This blog contains some simple tips and advice from two regular guys. We're not accountants, financial advisors, or brokers, so follow, ignore, or discuss our ideas as you see fit.

Monday, June 29, 2009

Avoiding mortgage modification scams.

Posted By Paul

A friend of mine got a letter in the mail giving a contact number and suggesting that they could help lower his mortgage payment.

He decided to call and they essentially said they were lawyers who would re-negotiate his mortgage at a lower rate. This service would cost $3000. They asked him who his mortgage was with and when he said bank X they said that they had worked with them before to negotiate 30 year fixed mortgages at a great rate.

Being smart, he called his bank next and asked if they had ever heard of this law firm. They essentially said:

1) They had never heard of this firm.
2) They don't offer a 30 year fixed mortgage.
3) They would be happy to renegotiate his rate directly.

Based on this he decided to not call the lawyers back. He discussed the terms of his mortgage with his bank, and they gave him some options that he is considering.

Then just today I saw an article on avoiding mortgage modification scams. It sounds suspiciously similar to what my friend experienced. I wonder what would have happened IF he had decided to go forward and give them the $3000. Maybe they would have just disappeared with his money, or perhaps done some hand waving to make it look like they did a bunch of work to get him the same rate and terms that he got by just calling the bank directly. My friend gave them his email address and they sent him the list of info he would have to gather for them to proceed on his behalf and it was an identity thief's dream (tax returns, pay stubs, etc.).

I suppose it's possible that this people were for real, but I think you really can't be too careful these days, especially when calling someone that sent you a random letter in the mail.

Here is the article on avoiding these scams:

Avoiding mortgage modification scams

Also here are two stories I read about people who fell for these scams and how they ended up losing their homes:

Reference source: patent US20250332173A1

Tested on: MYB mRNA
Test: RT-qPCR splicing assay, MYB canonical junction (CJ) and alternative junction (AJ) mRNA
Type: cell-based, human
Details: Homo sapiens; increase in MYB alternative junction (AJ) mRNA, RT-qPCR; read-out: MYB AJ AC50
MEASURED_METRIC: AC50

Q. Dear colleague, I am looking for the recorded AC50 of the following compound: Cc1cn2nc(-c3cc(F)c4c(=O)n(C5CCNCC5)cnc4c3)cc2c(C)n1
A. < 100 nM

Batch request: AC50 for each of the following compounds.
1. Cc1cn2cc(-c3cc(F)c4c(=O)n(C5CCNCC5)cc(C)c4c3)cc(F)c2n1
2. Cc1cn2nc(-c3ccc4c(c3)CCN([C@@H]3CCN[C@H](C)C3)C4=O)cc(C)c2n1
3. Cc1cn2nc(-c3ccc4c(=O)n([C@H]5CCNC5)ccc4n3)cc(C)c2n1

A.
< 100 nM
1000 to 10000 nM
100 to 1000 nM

Mortgage scam snags Idaho couple

Chicago owner loses home in mortgage scam

Friday, June 26, 2009

Article: Do the right thing in a recession

Posted By Paul

This is an article I found on CNN Money that I thought did a great job of addressing the "moral hazards" of money. There is lots of info out there on how best to deal with your money from a fiscal standpoint, but this article addresses what you should do from a moral standpoint.

I liked the fact that the article highlights the idea that you shouldn't feel too guilty about the financial impact of dropping a service (housekeeper, landscaper, etc.) if it's a service that you can't afford right now. I also liked the fact that it specifically calls out that when making choices your first obligation is always to the loved ones that you support.

I also liked the fact that it mentions the idea that helping someone out of a financial bind isn't always helpful in the long run. This reminded me of a previous post:

Millionaire Next Door Review Pt 3: Economic Outpatient Care

The idea that by helping someone out of a financial bind you are shielding them from a lesson that perhaps they needed to learn.

Here are some highlight quotes from the article:
Where should your budget ax fall?
But there are three principles to keep in mind. One is that sacrificing is a necessity, not a punishment. It's to be expected of everyone, and you can't feel guilty about not underwriting what you can't afford. Second, family comes first. As concerned as you may be about your housecleaner -- or your favorite charity -- your first obligation is to the loved ones who depend on you.

Finally, remember: Opportunity is priceless. Sell your jewelry, sell your car -- whatever you need to do to be able to invest in your child's future.
What do you do about budget-busting friends?
There is absolutely no disgrace in looking a friend in the eye and saying, "I'd love to do that, but right now I can't afford to." If your pals aren't understanding, shame on them.
Who should get your bailout bucks?
As for others more worthy, try to help them (a) if you can and (b) if their request seems reasonable -- reasonable to ask of you and reasonable in that the situation genuinely merits intervention.

The quotes make more sense in context of the full article:

Do the right thing in a recession

Wednesday, June 24, 2009

Article: Car Dealer Tricks to Watch For

Posted By Paul

I read this article and thought it was interesting. I thought the one about Eavesdropping was actually kind of clever.

Car Dealer Tricks to Watch For

Has anyone caught a dealer trying any of these?

For a related article see an earlier posting:

Article: 6 Things You Should Never Tell A Car Salesman

Monday, June 1, 2009

Article: Get your spouse to stop overspending

Posted By Paul

Here is an article I enjoyed that was talking about managing a spouse who is more free with spending than you would like.

It's a short article but it reminds me of what one married couple I know did as a way to manage their money. They had a fairly common system where one spouse (in this case the wife) handled most of the day to day money issues (she wrote the checks for the utility bills and mortgage, etc.). The husband was sometimes prone to overspending and that frustrated her.

What she did was that she made sure that the husband helped with the check-writing (she wrote the checks and he entered them into the checkbook), so that he could see and realize that they were spending too much money. By actually seeing the checkbook balance shrink (and sometimes go negative) he was able to see the consequences of his actions. Prior to that his spending was something he would hear about through his wife but it never sunk in until he got involved in the process.

Here is the article:
Get your spouse to stop overspending